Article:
Annually, most of us see our physician for a regular wellness check. We take our vehicle to the mechanic shop for a tune-up. It seems that the tools we use on a daily basis to carry out our business and leisure activities (our bodies and our cars) require a certain degree of maintenance and TLC without a second thought about it.
Content strategy is a critical component to the success of your online marketing strategy. This blog post is the first in a series of articles where we will discuss successful content strategy tips for the modern marketer of the future.
Content is the key element to every online marketing activity. From social media and paid advertising, to blog marketing, email marketing, and SEO – all of these online marketing activities require high quality content in order to produce results. In fact, Demand Metric conducted a study that shows an amazing 78 percent of Chief Marketing Officers (CMOs) believe custom content is the future of digital marketing.
However, high quality content marketing is only one piece of this intricate marketing equation. In the ever-evolving world of online marketing, a business needs to conduct significant research and focus on the development and execution of a winning content strategy to reach its goals.
We would like to introduce you to five key aspects you need to consider when creating a killer content strategy for success. Each one of the following aspects will be expanded upon in individual blog posts to follow.
What if you could test every “module” on a page from slideshows to forms to subheadings to tab boxes? Now you can using the Divi builder’s built in A/B testing. One of the best solutions for smart content strategy that we have seen to date. Learn why we’re building it into all of our latest projects.
We’re WordPress specialists and also literally wrote a book on CRO — Conversion Rate Optimization — so we were very pleased when a market leading theme developer upped their game and added A/B testing for over 30 modules (like slideshows, tabbed boxes, images, and text components) that are also part of the theme.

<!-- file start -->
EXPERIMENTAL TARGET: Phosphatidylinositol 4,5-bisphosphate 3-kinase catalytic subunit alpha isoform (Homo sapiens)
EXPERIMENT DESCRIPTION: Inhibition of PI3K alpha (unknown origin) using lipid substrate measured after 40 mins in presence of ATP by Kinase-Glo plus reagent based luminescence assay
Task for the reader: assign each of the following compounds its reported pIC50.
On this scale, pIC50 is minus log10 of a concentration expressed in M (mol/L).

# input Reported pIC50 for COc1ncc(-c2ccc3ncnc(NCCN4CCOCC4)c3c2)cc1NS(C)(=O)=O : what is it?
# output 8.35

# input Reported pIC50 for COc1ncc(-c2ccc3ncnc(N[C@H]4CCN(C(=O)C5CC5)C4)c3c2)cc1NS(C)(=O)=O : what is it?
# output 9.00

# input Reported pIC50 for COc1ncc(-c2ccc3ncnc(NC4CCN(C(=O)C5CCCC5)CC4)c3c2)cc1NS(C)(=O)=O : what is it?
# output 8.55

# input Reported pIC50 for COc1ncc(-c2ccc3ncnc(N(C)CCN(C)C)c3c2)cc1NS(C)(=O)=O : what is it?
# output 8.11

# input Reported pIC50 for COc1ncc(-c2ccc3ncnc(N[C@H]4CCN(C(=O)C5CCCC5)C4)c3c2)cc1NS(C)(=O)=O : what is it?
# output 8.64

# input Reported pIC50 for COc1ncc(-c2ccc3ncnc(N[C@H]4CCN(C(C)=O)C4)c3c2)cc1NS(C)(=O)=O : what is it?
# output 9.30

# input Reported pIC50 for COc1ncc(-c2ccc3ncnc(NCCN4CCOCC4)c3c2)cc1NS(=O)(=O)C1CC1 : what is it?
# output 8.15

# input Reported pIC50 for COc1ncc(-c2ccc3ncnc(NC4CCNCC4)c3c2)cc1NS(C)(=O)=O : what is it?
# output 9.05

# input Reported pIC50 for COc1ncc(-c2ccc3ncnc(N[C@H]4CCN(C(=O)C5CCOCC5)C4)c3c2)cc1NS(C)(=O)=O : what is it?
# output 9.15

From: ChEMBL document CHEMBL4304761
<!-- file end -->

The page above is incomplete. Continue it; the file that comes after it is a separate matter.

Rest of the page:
It’s called Divi from Elegant Themes, and aside from the fact it makes layout go much faster with modular components, now with split testing (we sometimes call this “A/B” testing since it is common to test two variations of landing pages, but with this tool you can actually test several more variations) we like it so much we have been using it on all our recent projects including the new Old Town Portland site, two Dental sites, eCommerce sites, and for ProtoCall Services (design by Smith Creative Group) — one of our healthcare clients. This is cutting edge for smart content strategy. (more…)
This month, my “TacTech Talk” Column (a new feature bringing a fusion of Tactical and Technical tips for today’s marketers) features an SEO tactic; a WordPress Writing Team Tip; and a look at Blog Marketing results.
First a quick note about our new logo. We’ve found the winner after receiving over 200 “votes” via a five second test, plus a number of you wrote and gave an opinion (thanks — T-Shirts on the way). We wanted a clean, web 2.0 brand that visually reflects what we mean by web direxion (direction). You can see the new logo above. We believe that with the right direxion, you will optimize your online marketing efforts, promote them well, and then connect with new customers and clients. And that’s our core mission.
SEO Tactic: We’ve seen Google ranking tag index pages highly of late and recommend you go after same. What are tags? When you write an article using WordPress, you can check off a category(s) and tags in which to place your post. Think of tags as (more…)
When it comes to managing Content Marketing and a breakdown of all the related objectives, there’s either a WordPress plugin or a core feature of WordPress itself that has you covered. We’ll take a look at a new Strategic Map of Content Marketing Technologies from Robert Rose at the Content Marketing Institute (CMI) and see how WordPress is a good play for these needs in this post.
In their book, Managing Content Marketing, co-Authors Robert Rose and Joe Pulizzi detailed a “Content Marketing Process” that worked in a cycle from Create and Manage, to Optimize, Aggregate and Curate, to Converse and Listen, to Measure and Learn. Repeat. Now, Robert (who kindly granted me permission to reproduce and add the WordPress elements — thanks Robert), has reworked the diagram based on some new thinking about strategies and tactics after listening to various constituencies. It looks like this:
I’m spending a lot of time puzzling out how WordPress can rock for Content Marketers and meet the needs listed in the Map as I work on and update my course, WordPress Content Marketing Power. Webdirexion builds all our custom client sites on the WordPress platform and when I first met Joe Pulizzi, I worked for him as his WordPress developer (and other clients), so I have an intense history of matching marketing goals to the CMS (Content Management/Marketing System).
On the original post at CMI, Robert led by questioning, (more…)